The Mystery of Count Leopold Ferri of Padua – Library Archeology and the Stainforth Catalog

By Michael W. Harris

When the members of Team Stainforth discuss his library, we always like to say that it was one of the largest collections of women’s writing in the nineteenth century. But there is always the qualifier of “one of the” because we can never really say for sure.

The one library that the Team knew about and have always compared his library to is the collection assembled for the 1893 World’s Fair held in Chicago. At that exhibition, there was a “Women’s Building” that housed a library of works by women authors, representing twenty-four nations and included some 8,000 volumes, all arranged and cataloged by librarians handpicked by Melvil Dewey, he of the famous decimal system. (Read about that collection here.)

Recently, however, another library came to the attention of project director Kirstyn Leuner from an unlikely source: George Eliot’s Middlemarch. Continue reading “The Mystery of Count Leopold Ferri of Padua – Library Archeology and the Stainforth Catalog”

Stainforth Was a Nerd, and So am I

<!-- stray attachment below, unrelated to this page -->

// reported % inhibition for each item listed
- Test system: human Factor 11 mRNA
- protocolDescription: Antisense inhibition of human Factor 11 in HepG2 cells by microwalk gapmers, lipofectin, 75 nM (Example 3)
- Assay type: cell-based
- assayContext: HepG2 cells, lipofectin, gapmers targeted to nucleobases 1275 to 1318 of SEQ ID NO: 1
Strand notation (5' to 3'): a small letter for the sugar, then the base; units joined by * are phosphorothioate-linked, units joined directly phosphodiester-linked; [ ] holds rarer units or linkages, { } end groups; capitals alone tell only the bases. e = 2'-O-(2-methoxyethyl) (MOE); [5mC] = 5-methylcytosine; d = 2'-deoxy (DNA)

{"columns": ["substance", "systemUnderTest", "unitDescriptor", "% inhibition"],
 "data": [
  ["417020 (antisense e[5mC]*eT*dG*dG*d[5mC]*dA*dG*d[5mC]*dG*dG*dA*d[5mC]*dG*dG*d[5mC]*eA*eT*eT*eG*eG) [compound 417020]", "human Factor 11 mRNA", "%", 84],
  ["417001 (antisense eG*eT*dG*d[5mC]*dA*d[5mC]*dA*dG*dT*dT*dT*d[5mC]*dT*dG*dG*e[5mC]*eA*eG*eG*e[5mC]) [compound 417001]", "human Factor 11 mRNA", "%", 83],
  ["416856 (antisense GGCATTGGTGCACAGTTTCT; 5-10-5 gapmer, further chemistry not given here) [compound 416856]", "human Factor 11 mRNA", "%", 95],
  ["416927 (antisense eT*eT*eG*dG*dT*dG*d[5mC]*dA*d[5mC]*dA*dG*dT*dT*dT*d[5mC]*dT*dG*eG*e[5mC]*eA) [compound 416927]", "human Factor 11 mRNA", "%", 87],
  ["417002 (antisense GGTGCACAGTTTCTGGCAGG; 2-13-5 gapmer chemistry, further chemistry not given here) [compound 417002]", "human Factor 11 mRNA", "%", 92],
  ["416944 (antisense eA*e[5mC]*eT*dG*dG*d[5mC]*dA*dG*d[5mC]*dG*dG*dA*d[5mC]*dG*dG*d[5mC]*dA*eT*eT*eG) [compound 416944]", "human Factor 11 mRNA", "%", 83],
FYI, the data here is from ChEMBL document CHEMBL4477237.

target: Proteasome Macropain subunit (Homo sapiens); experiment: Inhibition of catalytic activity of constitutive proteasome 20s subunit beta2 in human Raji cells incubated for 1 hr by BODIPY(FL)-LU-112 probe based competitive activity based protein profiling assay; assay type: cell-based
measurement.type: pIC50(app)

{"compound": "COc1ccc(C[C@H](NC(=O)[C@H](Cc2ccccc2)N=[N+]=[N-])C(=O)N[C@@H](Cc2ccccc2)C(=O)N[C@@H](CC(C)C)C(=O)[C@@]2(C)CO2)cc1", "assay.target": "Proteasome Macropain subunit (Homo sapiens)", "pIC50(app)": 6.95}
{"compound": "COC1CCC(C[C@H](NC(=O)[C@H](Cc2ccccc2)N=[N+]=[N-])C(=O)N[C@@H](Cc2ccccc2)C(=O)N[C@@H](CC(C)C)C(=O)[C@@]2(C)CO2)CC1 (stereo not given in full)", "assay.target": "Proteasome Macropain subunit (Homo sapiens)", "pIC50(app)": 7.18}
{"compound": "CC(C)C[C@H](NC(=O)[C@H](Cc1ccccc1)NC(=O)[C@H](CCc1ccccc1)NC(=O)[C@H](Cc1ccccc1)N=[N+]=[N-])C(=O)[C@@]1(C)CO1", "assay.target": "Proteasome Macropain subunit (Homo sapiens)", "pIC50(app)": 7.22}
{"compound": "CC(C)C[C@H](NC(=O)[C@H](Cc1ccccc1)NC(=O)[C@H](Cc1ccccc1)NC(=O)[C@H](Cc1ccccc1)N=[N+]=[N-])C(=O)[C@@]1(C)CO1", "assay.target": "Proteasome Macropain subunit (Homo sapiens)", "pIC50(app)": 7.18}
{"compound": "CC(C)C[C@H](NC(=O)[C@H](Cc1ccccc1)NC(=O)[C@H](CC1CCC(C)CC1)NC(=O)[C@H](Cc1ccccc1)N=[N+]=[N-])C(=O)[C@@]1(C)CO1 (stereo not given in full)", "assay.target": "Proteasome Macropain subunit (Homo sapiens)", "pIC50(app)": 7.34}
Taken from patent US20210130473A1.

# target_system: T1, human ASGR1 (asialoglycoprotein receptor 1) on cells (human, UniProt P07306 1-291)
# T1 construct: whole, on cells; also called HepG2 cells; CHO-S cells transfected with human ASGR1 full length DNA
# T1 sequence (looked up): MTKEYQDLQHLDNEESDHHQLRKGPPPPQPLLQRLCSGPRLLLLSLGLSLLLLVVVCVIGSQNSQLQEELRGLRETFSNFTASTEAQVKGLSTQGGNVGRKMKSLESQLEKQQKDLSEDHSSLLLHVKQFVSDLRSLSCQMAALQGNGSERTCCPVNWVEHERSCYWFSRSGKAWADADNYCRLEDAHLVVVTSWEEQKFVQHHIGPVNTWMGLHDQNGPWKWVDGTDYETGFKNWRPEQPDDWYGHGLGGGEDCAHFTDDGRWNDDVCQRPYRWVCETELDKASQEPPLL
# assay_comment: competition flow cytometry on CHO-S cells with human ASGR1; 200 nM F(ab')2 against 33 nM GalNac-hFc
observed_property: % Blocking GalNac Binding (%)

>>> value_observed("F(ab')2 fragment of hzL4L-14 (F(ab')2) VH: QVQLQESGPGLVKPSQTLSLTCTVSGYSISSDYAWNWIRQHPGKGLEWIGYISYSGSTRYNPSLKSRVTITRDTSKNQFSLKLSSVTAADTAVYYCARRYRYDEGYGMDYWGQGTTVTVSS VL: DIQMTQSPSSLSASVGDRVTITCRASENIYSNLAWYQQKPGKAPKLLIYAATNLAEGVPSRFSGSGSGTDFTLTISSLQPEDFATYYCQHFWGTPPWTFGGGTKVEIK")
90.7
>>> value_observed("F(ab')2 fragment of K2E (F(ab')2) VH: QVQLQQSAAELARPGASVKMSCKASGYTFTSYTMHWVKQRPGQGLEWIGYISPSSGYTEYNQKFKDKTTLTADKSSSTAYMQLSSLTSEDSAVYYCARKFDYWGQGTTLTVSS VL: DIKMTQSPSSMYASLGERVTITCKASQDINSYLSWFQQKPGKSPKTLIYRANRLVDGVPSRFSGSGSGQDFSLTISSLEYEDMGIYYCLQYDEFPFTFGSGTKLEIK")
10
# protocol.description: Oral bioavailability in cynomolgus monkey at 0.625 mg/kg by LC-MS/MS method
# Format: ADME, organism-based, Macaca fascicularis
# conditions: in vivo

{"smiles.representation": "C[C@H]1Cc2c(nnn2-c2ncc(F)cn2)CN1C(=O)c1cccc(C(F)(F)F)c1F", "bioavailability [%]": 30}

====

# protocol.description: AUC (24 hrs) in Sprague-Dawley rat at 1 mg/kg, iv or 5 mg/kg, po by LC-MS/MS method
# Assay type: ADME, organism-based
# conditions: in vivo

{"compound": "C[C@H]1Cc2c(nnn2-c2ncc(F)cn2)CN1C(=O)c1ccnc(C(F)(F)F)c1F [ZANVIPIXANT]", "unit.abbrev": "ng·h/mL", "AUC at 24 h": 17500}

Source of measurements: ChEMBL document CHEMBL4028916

By Michael W. Harris

As part of my day-to-day job in Norlin Library Special Collections and Archives at CU Boulder, I work as a member of the Stainforth Library of Women Writers digital humanities project (the site is in the process of being migrated to a new platform, so please excuse our mess). Simply put, we are taking a handwritten catalog of the library of Francis John Stainforth (we will hopefully be updating and expanding the Wikipedia entry soon) and transcribing it into a searchable database.

Why? Because his library is one of the most complete records of poetry and drama (and some prose) by women and includes writings from the 16th to the 19th century. There is a whole lot more we want to do with the project and the data we create from the catalog database, but for the past two or so years, we have been simply focused on the task of transcribing the catalog and editing the data. And we are almost ready to release our first data set to the public. Continue reading “Stainforth Was a Nerd, and So am I”